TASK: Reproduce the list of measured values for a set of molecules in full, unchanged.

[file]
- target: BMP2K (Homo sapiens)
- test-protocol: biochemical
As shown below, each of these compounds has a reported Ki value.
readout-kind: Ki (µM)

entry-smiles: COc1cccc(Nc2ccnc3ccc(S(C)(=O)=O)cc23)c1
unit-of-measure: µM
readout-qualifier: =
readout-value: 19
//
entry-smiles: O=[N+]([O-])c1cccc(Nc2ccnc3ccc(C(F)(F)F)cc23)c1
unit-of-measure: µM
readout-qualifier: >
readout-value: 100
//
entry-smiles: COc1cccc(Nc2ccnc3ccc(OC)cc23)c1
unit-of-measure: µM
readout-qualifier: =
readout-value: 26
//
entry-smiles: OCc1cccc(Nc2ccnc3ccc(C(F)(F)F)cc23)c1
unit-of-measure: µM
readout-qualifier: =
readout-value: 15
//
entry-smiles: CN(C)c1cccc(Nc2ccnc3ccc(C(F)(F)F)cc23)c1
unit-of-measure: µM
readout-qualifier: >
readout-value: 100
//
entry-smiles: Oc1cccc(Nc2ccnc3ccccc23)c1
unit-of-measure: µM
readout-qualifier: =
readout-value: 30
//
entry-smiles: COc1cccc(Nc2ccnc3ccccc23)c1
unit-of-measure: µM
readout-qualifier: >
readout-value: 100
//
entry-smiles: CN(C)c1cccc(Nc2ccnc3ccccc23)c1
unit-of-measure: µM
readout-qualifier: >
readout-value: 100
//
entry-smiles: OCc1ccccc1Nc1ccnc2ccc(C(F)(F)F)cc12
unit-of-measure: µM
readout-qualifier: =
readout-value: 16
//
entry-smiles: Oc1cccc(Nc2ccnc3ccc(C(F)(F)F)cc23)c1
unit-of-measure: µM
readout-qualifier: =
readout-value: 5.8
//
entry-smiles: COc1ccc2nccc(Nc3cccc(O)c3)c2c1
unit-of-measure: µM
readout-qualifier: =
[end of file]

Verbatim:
- target: BMP2K (Homo sapiens)
- test-protocol: biochemical
As shown below, each of these compounds has a reported Ki value.
readout-kind: Ki (µM)

entry-smiles: COc1cccc(Nc2ccnc3ccc(S(C)(=O)=O)cc23)c1
unit-of-measure: µM
readout-qualifier: =
readout-value: 19
//
entry-smiles: O=[N+]([O-])c1cccc(Nc2ccnc3ccc(C(F)(F)F)cc23)c1
unit-of-measure: µM
readout-qualifier: >
readout-value: 100
//
entry-smiles: COc1cccc(Nc2ccnc3ccc(OC)cc23)c1
unit-of-measure: µM
readout-qualifier: =
readout-value: 26
//
entry-smiles: OCc1cccc(Nc2ccnc3ccc(C(F)(F)F)cc23)c1
unit-of-measure: µM
readout-qualifier: =
readout-value: 15
//
entry-smiles: CN(C)c1cccc(Nc2ccnc3ccc(C(F)(F)F)cc23)c1
unit-of-measure: µM
readout-qualifier: >
readout-value: 100
//
entry-smiles: Oc1cccc(Nc2ccnc3ccccc23)c1
unit-of-measure: µM
readout-qualifier: =
readout-value: 30
//
entry-smiles: COc1cccc(Nc2ccnc3ccccc23)c1
unit-of-measure: µM
readout-qualifier: >
readout-value: 100
//
entry-smiles: CN(C)c1cccc(Nc2ccnc3ccccc23)c1
unit-of-measure: µM
readout-qualifier: >
readout-value: 100
//
entry-smiles: OCc1ccccc1Nc1ccnc2ccc(C(F)(F)F)cc12
unit-of-measure: µM
readout-qualifier: =
readout-value: 16
//
entry-smiles: Oc1cccc(Nc2ccnc3ccc(C(F)(F)F)cc23)c1
unit-of-measure: µM
readout-qualifier: =
readout-value: 5.8
//
entry-smiles: COc1ccc2nccc(Nc3cccc(O)c3)c2c1
unit-of-measure: µM
readout-qualifier: =